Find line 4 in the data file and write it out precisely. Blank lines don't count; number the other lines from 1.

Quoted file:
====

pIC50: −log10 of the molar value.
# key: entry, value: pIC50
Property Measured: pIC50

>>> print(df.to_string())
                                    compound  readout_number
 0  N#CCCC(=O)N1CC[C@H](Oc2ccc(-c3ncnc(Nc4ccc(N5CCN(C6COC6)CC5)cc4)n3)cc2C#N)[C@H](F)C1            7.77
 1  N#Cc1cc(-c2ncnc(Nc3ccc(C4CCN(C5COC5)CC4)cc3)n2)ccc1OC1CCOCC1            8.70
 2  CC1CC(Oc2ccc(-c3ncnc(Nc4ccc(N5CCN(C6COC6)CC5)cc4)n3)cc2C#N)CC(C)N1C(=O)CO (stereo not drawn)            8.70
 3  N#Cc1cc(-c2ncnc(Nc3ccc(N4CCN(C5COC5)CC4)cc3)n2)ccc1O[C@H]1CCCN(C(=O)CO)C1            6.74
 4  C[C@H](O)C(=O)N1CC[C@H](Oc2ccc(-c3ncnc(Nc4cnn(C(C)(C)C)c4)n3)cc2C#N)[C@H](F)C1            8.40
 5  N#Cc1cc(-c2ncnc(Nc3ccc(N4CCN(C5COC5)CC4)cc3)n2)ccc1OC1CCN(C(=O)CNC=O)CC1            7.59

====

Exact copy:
>>> print(df.to_string())